Neoplastic growth. There is a risk for acceleration of neoplastic growth. Colonoscopy of the entire colon with removal of polyps must be done before initiating treatment with Gattex and is recommended after 1 year. Subsequent colonoscopies should be done as needed, but no less frequently than every 5 years. In case of intestinal malignancy discontinue Gattex. The clinical decision to continue Gattex in patients with active non-gastrointestinal malignancy should be made based on risk and benefit considerations.
Intestinal obstruction. In patients who develop obstruction, Gattex should be temporarily discontinued pending further clinical evaluation and management.
Biliary and pancreatic disease. Patients should undergo laboratory assessment (bilirubin, alkaline phosphatase, lipase, amylase) before starting Gattex. Subsequent laboratory tests should be done every 6 months. If clinically meaningful changes are seen, further evaluation is recommended including imaging, and continued treatment with Gattex should be reassessed.
Fluid overload. There is a potential for fluid overload while on Gattex. If fluid overload occurs, especially in patients with cardiovascular disease, parenteral support should be appropriately adjusted, and Gattex treatment reassessed.
Prescribers should select the appropriate patients to receive Gattex in accordance with the approved prescribing information, discuss the benefits and risks of Gattex with patients, and monitor patients as specified in the approved prescribing information and report adverse events to NPS' Gattex information line at 1-855-5GATTEX (1-855-542-8839) or event/product complaint line at 1-855-215-5550.
About NPS Pharmaceuticals
NPS Pharmaceuticals is a biopharmaceutical company pioneering and delivering therapies that transform the lives of patients with rare diseases worldwide. The company's lead product, Gattex® 0.05 mg/kg/d (Teduglutide [rDNA origin]) for Injection is FDA-approved for the treatment of adult patients with short bowel syndrome (SBS) who are dependent on parenteral support. NPS is also developing Natpara® (rhPTH[1-84]) for the treatment of adult hypoparathyroidism and expects to submit its Biologic License Application (BLA) to the FDA in mid-2013.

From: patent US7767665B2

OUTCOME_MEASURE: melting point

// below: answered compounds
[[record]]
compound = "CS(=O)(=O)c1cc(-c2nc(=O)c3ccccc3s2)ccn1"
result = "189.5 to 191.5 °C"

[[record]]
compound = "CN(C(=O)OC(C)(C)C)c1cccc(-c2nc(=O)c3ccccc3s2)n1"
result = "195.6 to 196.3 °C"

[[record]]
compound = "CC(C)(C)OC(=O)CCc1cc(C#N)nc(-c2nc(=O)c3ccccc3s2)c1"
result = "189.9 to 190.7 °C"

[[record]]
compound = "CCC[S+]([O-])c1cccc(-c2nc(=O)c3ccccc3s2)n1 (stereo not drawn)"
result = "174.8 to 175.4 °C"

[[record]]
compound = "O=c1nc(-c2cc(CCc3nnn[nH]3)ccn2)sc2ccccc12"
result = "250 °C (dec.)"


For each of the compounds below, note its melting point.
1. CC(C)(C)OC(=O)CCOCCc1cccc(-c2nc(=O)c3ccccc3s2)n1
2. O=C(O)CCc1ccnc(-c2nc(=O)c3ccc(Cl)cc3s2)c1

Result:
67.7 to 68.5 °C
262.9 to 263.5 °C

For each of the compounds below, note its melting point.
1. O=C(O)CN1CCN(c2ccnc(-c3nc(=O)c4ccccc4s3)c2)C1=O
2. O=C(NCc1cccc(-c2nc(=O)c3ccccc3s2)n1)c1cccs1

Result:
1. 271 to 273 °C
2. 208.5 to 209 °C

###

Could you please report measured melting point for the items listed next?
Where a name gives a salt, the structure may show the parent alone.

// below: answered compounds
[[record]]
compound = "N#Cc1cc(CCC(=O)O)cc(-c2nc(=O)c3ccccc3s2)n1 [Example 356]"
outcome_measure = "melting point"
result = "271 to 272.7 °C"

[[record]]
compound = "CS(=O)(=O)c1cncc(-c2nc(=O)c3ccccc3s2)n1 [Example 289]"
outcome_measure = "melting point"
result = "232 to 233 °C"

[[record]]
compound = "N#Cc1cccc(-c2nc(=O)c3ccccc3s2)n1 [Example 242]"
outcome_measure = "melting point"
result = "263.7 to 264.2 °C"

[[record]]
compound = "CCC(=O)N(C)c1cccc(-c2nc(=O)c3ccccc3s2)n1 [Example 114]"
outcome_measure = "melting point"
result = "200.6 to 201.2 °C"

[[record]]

NPS's earlier stage pipeline includes two calcilytic compounds, NPSP790 and NPSP795, with potential application in rare disorders involving increased calcium receptor activity, such as autosomal dominant hypocalcemia with hypercalciuria (ADHH). NPS complements its proprietary programs with a royalty-based portfolio of products and product candidates that includes agreements with Amgen, GlaxoSmithKline, Janssen Pharmaceuticals, Kyowa Hakko Kirin, and Takeda GmbH.
"NPS," "NPS Pharmaceuticals," "Gattex," and "Natpara" are the company's trademarks. All other trademarks, trade names or service marks appearing in this press release are the property of their respective owners.
Statements made in this press release, which are not historical in nature, constitute forward-looking statements for purposes of the safe harbor provided by the Private Securities Litigation Reform Act of 1995. These statements are based on the company's current expectations and beliefs and are subject to a number of factors and uncertainties that could cause actual results to differ materially from those described in the forward-looking statements. Forward looking statements include, but are not limited to, statements concerning our future commercial performance. Risks associated to the company's business include, but are not limited to, the risks associated with any failure by the company to successfully commercialize Gattex, including the risk that physicians and patients may not see the advantages of Gattex and may therefore be reluctant to utilize the product, the risk that private and public payers may be reluctant to cover or provide reimbursement for Gattex, as well as other risk factors described in the company's periodic filings with the U.S. Securities and Exchange Commission, including its Annual Report on Form 10-K and Form 10-Qs. All information in this press release is as of the date of this release and NPS undertakes no duty to update this information, whether as a result of new information, future events or otherwise.
NPS Pharmaceuticals, Inc.
Susan M. Mesco, 908-450-5516
Source: NPS PharmaceuticalsCopyright Business Wire 2013